People can’t walk five steps without hydrating themselves with some bottled water. We pay exorbitant prices for water thawed from glaciers or that has bubbled up from the deep. Or so it says on the label. Much of it is just plain tap water, which is – at least I hope – filtered and treated before bottling.
Every catering truck has flats and boxes of bottled water to be loaded on each flight. I remember when it was only the international airlines that carried Evian water and the like – and only then for their first-class passengers.
Water systems on aircraft were sort of an afterthought. But it seemed simple enough to put a tank in the overhead and run some lines down to feed the faucets. Simple enough – until it gets complicated.
First, we have to fill the tank and that means a fill line and fill valve somewhere on the outside. Easy, right? Then again, airplanes fly to places where travelers are warned to never drink the tap water. So those same travelers might also be skeptical of what is put into the tanks at these remote locations.
On that note, water carts and water trucks are sometimes neglected. There are procedures for disinfecting them that need to be followed.
So now we have to service the system and make sure the water remains free of contaminants. More complications.
One airplane model I worked on back in the 1950s that sported triple fins had its water tank located inside the sidewall of the aft baggage compartment. It was fitted with an electric pump to pressurize the tank – high-tech indeed. Lockheed had thoughtfully provided an access panel in the fuselage skin through which you could change the pump. Of course, the door was sized so the pump only fit through the hole at one precise angle, which took some time to discover.
What was more interesting was the algae growth I found when I pulled it out. It would have done an aquarium proud. I found no fish in the tank though. We disinfected the system, but the representative for the South American carrier who owned the aircraft thought we were just running up his bill.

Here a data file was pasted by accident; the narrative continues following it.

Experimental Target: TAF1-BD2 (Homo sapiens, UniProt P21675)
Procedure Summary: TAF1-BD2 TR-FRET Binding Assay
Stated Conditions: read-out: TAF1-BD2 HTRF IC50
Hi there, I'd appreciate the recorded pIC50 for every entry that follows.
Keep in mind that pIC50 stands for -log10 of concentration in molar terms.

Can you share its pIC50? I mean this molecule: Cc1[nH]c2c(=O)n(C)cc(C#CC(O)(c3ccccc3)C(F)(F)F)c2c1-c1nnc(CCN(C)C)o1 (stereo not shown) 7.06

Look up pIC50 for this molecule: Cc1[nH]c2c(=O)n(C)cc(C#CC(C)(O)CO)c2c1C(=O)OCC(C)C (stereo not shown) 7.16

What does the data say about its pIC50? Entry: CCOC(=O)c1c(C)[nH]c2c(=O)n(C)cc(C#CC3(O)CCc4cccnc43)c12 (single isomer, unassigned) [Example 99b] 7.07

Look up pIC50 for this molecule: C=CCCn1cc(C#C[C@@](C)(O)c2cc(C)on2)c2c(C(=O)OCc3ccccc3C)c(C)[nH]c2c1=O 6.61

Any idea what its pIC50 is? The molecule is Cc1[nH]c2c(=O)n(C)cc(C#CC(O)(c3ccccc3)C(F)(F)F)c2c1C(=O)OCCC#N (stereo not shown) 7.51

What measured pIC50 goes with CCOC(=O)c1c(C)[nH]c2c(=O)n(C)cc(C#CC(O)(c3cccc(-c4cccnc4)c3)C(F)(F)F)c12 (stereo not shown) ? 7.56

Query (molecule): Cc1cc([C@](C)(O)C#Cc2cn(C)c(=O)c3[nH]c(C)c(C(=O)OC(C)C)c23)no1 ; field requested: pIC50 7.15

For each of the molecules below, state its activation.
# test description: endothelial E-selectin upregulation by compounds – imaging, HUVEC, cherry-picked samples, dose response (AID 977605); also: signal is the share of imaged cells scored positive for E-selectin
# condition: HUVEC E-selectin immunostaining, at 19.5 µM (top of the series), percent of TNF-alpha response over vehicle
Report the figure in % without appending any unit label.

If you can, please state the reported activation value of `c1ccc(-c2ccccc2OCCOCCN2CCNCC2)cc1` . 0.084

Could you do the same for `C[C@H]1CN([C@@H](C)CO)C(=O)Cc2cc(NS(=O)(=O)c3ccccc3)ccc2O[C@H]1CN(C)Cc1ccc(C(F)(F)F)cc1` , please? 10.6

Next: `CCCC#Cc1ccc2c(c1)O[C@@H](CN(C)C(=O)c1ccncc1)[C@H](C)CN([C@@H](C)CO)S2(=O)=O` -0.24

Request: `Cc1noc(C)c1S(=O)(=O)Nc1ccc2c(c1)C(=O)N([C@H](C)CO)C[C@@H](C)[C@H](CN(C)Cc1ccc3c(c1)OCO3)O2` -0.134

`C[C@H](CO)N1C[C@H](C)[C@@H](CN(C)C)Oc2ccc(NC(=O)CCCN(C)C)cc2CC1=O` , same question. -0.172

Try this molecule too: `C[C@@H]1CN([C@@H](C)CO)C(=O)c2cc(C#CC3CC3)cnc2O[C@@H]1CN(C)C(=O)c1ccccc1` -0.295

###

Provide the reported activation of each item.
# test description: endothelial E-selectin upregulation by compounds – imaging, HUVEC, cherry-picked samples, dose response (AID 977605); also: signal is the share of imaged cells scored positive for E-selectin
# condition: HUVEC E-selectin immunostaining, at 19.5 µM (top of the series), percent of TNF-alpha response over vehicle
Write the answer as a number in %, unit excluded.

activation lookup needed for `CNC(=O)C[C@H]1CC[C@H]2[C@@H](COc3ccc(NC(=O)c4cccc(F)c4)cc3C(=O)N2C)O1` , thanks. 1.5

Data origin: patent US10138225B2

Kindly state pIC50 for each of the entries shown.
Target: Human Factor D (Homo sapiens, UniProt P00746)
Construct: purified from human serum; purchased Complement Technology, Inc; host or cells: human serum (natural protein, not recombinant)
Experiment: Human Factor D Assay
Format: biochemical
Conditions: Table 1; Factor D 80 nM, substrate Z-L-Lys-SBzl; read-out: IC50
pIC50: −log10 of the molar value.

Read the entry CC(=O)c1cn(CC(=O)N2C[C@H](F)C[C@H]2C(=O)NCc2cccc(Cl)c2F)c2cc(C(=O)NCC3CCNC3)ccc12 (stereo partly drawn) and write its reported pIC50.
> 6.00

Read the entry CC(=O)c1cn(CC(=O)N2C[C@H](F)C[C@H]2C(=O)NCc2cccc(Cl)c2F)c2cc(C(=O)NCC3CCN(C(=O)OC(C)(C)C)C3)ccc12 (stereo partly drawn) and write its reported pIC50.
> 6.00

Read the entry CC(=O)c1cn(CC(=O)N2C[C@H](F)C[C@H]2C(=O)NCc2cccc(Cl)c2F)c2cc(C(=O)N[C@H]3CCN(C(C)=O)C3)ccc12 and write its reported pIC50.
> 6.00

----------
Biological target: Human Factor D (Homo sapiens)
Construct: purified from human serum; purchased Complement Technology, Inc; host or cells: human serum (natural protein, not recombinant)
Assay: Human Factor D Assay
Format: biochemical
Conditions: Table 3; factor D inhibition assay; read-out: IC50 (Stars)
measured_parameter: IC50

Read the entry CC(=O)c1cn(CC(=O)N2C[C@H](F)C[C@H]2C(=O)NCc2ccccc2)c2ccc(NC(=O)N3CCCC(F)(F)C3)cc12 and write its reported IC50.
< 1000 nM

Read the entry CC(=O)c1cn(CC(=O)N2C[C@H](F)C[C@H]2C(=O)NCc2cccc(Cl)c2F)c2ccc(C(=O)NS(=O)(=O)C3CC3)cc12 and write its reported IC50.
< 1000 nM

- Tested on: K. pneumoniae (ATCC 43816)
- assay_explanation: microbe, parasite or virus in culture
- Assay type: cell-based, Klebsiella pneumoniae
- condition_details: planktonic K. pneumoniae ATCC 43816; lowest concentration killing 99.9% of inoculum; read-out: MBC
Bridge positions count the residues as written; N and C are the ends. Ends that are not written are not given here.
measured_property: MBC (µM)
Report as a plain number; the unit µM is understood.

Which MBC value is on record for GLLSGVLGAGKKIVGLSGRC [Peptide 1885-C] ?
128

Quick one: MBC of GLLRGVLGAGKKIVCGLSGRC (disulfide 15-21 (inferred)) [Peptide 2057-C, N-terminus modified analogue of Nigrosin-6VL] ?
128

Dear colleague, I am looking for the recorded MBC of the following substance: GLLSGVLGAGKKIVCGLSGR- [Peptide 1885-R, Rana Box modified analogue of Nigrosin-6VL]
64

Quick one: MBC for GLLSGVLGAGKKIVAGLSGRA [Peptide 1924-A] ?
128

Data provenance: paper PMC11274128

Disinfecting and flushing this water system was no joy. It meant repeatedly filling a tow-around, 100-gallon cart. Since the cart was only fitted with a hand-operated diaphragm pump I spent a lot of effort pumping the water into the tank. Fortunately, it was only going into the belly tank, not up to the ceiling of the aircraft like some other models. Those took some real effort to service.
So if we’re going to be disinfecting and flushing, the tank better have a drain line, too. Besides, aircraft also spend a lot of time sitting around waiting – and airports tend to be among the coldest spots on earth. So draining was a must for overnighting in cold climates.
Our simple idea just became really complicated.
Not draining an aircraft in freezing weather where it cannot be kept heated overnight can have serious consequences. I was called over to LaGuardia to debrief a captain who had made an emergency return due to jammed flight controls. He also had difficulty in lowering his landing gear to boot.
He was rightfully irritated after I brought him out to the aircraft and showed him the cause. A water line under the mid-cabin floor froze during the night and split. There was no evidence of leakage because the line was frozen.
In the morning the APU was cranked and the cabin-heated air began to circulate under the floor. After takeoff, the line thawed and leaked. The water pooled on top of the pressure bulkhead that formed the top of the main gear wheel well. It then, under cabin pressurization, drained through the seals around control cables leading into the wheel well. The water quickly froze around the cables and aileron/spoiler mixer mechanisms and, for good measure, the landing gear control valve.